• Information Date
  • Presented To
    Edwin G. Foulke Jr.
  • Speaker(s)
    Edwin G. Foulke Jr.
  • Status
Archive Notice - OSHA Archive

NOTICE: This is an OSHA Archive Document, and may no longer represent OSHA Policy. It is presented here as historical content, for research and review purposes only.
REMARKS as prepared for delivery by

Edwin G. Foulke Jr.

Assistant Secretary of Labor
Occupational Safety and Health Administration

Teen Summer Job Safety Campaign Kick-off Event
Edison Academy, Alexandria VA
11:30 a.m. Thursday, April 6, 2006

Good morning everyone. I am very pleased to be here today.

I want to thank Edison Academy Administrator Brad Rickel for welcoming us here this morning. He is extremely proud of the academy and his students, and very enthusiastic about the new landscape architecture and turf management course that will be offered this fall.

You always remember your first after-school and summer jobs. I sure can remember mine. Would you believe it? It was in landscaping! I remember working in the fresh air and sunshine, looking at my first paycheck and wondering "Hold on! What are all these taxes and deductions -- ?!"

I also remember that my supervisor was not very careful to warn me about some of the expected hazards on the job that I had not noticed.

Every job has hazards, and it is the responsibility of employers to ensure that all employees have the proper safeguards and training to keep them healthy and reduce the risk of injuries.

On this subject, I would like to talk directly to the students here today about OSHA's Teen Summer Job Safety Campaign.

Every year, you and millions of other young people join the U.S. workforce for the first time in either full-time or part-time jobs. You will be eager to succeed, and sometimes that enthusiasm can put you at risk of workplace injury. I am not telling you to be afraid, but I will ask you to be cautious.

The good news is: OSHA is on your team. You may have heard your parents talk about OSHA. We have been on the job for 35 years to help keep your parents and grandparents safe, and today we are working to give you -- and your parents, teachers, and employers -- practical, ready-reference tools to help protect you from illness and injuries while you are at work.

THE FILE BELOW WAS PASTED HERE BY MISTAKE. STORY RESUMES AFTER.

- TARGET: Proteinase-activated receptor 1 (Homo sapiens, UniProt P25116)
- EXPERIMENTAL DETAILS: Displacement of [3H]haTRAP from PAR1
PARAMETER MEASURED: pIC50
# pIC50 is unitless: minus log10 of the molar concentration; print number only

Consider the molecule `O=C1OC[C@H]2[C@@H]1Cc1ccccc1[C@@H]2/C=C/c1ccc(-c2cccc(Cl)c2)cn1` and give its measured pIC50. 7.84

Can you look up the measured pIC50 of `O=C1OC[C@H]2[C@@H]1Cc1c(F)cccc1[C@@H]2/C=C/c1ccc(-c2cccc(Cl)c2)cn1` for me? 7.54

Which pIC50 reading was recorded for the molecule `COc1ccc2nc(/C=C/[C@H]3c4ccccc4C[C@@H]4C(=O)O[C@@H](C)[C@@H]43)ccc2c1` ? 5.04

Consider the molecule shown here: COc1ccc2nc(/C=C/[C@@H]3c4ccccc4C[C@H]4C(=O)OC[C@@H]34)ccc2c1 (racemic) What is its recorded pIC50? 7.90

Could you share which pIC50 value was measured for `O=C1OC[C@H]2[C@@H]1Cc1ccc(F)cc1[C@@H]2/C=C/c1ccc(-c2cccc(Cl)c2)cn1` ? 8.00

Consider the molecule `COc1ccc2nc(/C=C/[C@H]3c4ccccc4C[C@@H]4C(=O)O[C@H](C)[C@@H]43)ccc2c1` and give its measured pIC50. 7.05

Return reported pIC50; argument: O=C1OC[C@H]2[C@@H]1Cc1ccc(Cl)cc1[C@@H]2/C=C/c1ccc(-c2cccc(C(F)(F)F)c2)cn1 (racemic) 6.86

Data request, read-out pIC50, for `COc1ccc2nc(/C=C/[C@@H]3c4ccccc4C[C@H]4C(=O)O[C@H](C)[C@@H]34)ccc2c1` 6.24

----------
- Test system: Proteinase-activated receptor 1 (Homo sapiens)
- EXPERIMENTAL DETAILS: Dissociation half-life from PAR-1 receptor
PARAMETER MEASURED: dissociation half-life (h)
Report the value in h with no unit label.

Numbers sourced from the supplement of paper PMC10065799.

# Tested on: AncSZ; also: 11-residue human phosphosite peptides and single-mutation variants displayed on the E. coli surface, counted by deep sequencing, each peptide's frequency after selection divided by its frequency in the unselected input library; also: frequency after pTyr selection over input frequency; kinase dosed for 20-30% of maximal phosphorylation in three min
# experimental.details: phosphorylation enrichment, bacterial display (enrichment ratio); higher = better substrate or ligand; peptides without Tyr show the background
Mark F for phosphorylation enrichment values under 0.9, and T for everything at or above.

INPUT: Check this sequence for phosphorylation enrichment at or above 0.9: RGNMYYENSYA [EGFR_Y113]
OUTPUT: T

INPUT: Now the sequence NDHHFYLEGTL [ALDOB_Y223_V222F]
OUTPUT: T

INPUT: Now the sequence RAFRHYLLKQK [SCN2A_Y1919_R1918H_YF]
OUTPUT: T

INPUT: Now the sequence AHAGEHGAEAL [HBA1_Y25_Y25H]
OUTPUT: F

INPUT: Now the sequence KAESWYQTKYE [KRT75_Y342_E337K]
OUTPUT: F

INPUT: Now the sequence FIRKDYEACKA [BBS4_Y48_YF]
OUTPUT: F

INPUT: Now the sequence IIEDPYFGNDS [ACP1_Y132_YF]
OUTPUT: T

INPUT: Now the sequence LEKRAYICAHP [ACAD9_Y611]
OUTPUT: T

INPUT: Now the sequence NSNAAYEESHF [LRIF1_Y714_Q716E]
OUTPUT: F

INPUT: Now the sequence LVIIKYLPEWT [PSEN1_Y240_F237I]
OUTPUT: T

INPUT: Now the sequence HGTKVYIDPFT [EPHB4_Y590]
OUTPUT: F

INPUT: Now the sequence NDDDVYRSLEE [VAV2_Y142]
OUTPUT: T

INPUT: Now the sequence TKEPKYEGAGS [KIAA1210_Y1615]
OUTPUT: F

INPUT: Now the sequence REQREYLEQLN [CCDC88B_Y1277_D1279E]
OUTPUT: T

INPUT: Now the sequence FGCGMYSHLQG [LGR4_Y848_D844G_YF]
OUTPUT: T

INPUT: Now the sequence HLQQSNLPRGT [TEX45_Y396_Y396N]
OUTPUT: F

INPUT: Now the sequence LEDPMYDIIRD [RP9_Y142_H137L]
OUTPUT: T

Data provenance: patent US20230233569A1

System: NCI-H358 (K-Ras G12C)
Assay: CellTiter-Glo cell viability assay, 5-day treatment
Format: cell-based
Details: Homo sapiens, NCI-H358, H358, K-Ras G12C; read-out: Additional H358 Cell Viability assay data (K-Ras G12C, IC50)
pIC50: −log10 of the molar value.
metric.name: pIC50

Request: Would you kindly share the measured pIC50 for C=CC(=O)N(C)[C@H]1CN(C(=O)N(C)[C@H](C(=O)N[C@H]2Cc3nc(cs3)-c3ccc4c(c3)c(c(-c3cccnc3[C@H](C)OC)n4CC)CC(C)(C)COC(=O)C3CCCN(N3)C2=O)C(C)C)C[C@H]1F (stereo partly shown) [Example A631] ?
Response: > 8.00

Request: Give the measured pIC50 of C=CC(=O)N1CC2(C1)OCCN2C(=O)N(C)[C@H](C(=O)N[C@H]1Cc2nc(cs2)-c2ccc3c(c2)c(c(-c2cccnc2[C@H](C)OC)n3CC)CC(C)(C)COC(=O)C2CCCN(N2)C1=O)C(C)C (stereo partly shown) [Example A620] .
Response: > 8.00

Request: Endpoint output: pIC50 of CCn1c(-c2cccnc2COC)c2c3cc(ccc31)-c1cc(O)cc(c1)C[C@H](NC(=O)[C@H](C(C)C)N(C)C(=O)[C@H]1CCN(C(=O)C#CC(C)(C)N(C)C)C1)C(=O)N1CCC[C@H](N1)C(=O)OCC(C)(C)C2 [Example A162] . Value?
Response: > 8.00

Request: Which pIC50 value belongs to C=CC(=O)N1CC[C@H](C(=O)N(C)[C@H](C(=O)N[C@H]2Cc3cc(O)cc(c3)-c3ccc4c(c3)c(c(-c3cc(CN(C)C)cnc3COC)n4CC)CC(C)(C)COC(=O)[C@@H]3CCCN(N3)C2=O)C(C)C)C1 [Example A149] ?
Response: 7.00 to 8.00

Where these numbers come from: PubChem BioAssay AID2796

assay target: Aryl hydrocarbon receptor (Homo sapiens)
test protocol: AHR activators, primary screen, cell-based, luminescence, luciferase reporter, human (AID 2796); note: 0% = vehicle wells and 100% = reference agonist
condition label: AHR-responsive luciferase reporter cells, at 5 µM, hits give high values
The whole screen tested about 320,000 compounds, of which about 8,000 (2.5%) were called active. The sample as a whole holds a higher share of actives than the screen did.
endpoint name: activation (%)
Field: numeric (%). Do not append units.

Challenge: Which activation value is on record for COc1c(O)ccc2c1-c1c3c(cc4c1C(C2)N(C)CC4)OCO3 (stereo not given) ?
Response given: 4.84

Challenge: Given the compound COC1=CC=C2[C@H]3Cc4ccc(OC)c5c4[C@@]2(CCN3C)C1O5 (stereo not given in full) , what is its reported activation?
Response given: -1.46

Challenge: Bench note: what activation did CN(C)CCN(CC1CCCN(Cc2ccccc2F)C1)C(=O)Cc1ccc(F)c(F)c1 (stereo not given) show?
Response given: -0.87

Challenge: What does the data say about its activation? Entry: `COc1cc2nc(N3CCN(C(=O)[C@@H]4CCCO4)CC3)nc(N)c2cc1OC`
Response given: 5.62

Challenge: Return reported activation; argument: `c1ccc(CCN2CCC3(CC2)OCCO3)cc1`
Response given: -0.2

Every regional OSHA office in the nation has a designated young worker contact. I am here today to urge all young employees and their employers to call your local, regional or area OSHA office if you have any workplace safety and health concerns or need advice. They are there to help you.

Our field offices offer a wide range of activities that emphasize young worker safety and health -- so call and ask what we can do for you.

We have a new set of landscaping work safety tips available on the web. There is a special health and safety topics page for young workers about landscaping. I also hope you will explore the web page specifically created with safety tips for Teen Workers. This information is all free and available to you on our web page: www.OSHA.gov

Now, for the industry people and educators in the audience today, my next news is for you. Last year, OSHA signed an Alliance with SkillsUSA, whose affiliates include Edison Academy; and this morning I am very pleased that OSHA is renewing its Alliance with the Professional Landcare Network -- PLANET -- for two more years.

As OSHA focuses on landscaping work during the first year of our multi-year Teen Summer Job Safety Campaign, I want to congratulate John Gibson from PLANET. John has stepped forward to make his organization a model and mentor of safety and health practices for landscape and horticultural service companies nationwide. I appreciate John's commitment to improving workplace safety throughout the industry.

Through our Alliance, PLANET has developed a series of Safety Tip Sheets, in English and Spanish, which are used to train workers how to recognize and avoid major hazards in the industry. These tip sheets are good examples of the kinds of tools employers and employees can use to better address safety and health issues in the workplace. John, thank-you for your work in these areas.

I want to send out one more message this morning to all young workers: Please be careful and stay alert this summer, not only on the job but also while traveling to and from work. Take a few minutes to surf OSHA's web pages and educate yourself about workplace safety and health -- and remember that OSHA is your primary resource for workplace safety and health information.

To employers everywhere, I ask you to pay particular attention to the eager young employees you hire this summer. Watch over them as if they were your own sons and daughters. Teach them how to work safely. Absolutely nothing is more important.